It is not surprising, then, that the Rudd Labor government enthusiastically embraced a Keynesian solution in 2008–09. Likewise, it is unsurprising that the Liberal–National (Coalition) parties warned that the result would be wasteful spending and a large increase in government debt, which represented an ongoing constraint for future governments. The Coalition parties tend to favour supply-side measures, such as tax reductions, particularly for business enterprises, on the basis that this will create greater incentives for investment, innovation and job creation.
In addition to the challenges of managing the economy over the cycle, there are the questions of how the economy is structured, how competitive local industries are internationally and how well the economy can be expected to perform over the medium to long term. These microeconomic issues have been a major focus of policy in Australia throughout the country’s history. They are important because our standard of living – how wealthy we are as a country – depends on our ability to sell into export markets and attract investment capital in a way that finances the goods we import. Some of those imports are for Australian businesses to use for their own production, such as machinery for factories or mines. Many imports, though, are consumption goods bought by individuals.
Since European settlement, Australia has developed via the export of primary products. In other words, Australia exploited its resource and agricultural wealth – most famously in the form of gold and wool. Those exports financed the import of investment capital and of the wide range of manufactured goods integral to an advanced economy and society. Consistent with the teachings of classical economists such as Adam Smith and David Ricardo,37 Australia thrived by exploiting its comparative advantage – focusing on what it could produce most profitably and importing the rest. A country is seen as having a comparative advantage in primary products if it is abundant in resources, or a comparative advantage in manufactured goods if it is abundant in capital and labour. Australia’s situation remains similar today. ‘After more than 150 years of sustained high incomes, the comparative advantage of this economy still lies in its resources’.38 Eight of Australia’s top 10 exports today are primary products: iron ore, coal, natural gas, gold, aluminium ores, beef, wheat and petroleum. The two exceptions are services: tourism and education.
Although ‘Australia prospered’ from its primary products, as McLean puts it,39 a major theme of Australia’s economic policy has been the concern that resource exports provide an unreliable basis for long-term wealth and that the country should diversify to establish a more ‘normal’ export profile for an advanced economy. That, however, requires the development of a manufacturing sector that is capable of competing, first, in the domestic market against imports, and second, in overseas markets. The limitations of resource dependence first became apparent when the colonial gold rush ended in 1860. In response, Australia turned to a policy of tariff protectionism, beginning in the colony of Victoria and subsequently implemented on a national scale immediately after Federation This was intended to shelter the country’s ‘infant’ manufacturing industries and thereby diversify the economy.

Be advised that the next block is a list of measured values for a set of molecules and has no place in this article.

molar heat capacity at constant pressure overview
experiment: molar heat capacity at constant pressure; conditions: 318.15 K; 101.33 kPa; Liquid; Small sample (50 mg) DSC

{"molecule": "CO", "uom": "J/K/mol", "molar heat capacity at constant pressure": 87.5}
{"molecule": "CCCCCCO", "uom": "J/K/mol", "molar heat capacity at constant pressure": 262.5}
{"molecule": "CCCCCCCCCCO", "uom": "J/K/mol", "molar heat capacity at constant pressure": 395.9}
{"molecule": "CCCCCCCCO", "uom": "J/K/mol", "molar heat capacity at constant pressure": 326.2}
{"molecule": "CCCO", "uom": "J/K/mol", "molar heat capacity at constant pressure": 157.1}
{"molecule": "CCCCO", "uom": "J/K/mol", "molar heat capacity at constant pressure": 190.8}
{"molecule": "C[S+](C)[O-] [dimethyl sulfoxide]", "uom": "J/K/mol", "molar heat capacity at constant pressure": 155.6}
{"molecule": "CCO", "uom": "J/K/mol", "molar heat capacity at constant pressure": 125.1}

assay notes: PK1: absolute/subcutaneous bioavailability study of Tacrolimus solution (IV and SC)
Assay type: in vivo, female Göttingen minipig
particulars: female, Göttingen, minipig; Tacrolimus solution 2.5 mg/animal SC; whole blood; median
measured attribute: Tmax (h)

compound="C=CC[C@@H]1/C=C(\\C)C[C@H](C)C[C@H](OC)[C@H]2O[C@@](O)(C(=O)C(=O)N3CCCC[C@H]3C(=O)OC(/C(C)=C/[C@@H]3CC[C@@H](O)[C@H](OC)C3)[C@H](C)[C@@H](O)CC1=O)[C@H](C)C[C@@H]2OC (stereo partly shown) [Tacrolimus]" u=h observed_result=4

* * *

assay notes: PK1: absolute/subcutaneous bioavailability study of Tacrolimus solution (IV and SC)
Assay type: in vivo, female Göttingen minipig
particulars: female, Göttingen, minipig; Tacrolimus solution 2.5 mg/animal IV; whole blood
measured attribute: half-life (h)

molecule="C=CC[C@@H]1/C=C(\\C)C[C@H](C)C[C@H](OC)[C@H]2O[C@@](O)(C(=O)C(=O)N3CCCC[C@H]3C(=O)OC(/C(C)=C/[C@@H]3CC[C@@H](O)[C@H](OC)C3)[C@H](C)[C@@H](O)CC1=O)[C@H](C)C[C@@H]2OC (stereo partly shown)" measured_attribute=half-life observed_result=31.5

Tariff protectionism complemented a heavy reliance on government for the provision of key infrastructure, which was inevitable in a developing country such as Australia.40 It was reinforced by the introduction of provisions such as centralised wage fixing and the principle of the ‘living wage’ through the arbitration system and of the White Australia policy protecting Australian workers from an influx of low-wage Asian labour. It was ‘a strategy of domestic defence’41 that has also been called ‘the Australian Settlement’.42 Diversification was also encouraged by the two world wars, which reduced access to imported manufactured goods and increased the demand for military materiel.
While the ‘fortress Australia’ model was highly successful for several decades, it became anachronistic by the 1960s and untenable by the 1980s.43 Other advanced countries were signing up to the GATT and reducing tariffs on manufactured goods. Then, from the 1970s, the value of Australia’s primary product exports relative to the country’s manufactured imports started to languish. The result was rising current account deficits, showing that Australia was failing to earn enough to cover its import costs. At one point, the Labor government’s treasurer, Paul Keating, declared that Australia was at risk of becoming a ‘banana republic’ if the slide was not averted.44 Government control of the Australian dollar’s exchange rate with overseas currencies had only recently been removed, and market sentiment was decreasing the dollar's value by the minute in response to Australia’s poor trade performance.